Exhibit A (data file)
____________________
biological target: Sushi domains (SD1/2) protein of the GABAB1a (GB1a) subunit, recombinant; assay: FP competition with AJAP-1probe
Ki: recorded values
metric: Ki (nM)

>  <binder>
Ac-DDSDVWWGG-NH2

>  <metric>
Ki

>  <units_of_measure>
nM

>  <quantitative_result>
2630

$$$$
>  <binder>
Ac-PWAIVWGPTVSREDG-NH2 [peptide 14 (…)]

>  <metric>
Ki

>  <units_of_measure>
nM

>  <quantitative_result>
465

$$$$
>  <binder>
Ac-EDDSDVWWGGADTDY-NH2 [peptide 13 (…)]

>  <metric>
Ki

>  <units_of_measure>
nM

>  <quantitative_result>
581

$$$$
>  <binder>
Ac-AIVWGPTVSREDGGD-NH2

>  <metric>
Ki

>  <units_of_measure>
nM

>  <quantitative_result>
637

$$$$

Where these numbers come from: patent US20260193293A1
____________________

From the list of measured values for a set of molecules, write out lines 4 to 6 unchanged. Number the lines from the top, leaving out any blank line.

>  <binder>
Ac-DDSDVWWGG-NH2

>  <metric>